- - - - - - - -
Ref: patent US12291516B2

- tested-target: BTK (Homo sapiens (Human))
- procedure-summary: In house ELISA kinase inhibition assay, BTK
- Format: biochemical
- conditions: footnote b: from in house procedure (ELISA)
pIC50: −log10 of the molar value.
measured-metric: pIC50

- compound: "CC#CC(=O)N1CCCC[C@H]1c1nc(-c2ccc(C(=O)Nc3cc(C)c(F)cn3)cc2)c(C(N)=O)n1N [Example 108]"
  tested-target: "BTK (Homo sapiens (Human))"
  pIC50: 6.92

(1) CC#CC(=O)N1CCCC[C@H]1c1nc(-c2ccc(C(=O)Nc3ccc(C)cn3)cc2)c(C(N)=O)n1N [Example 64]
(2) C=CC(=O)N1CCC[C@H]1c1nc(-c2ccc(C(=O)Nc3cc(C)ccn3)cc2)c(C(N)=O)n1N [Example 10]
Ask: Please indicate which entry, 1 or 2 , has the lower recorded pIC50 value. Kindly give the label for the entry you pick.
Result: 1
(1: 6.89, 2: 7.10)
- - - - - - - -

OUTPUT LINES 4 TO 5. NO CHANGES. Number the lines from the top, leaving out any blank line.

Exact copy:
- Format: biochemical
- conditions: footnote b: from in house procedure (ELISA)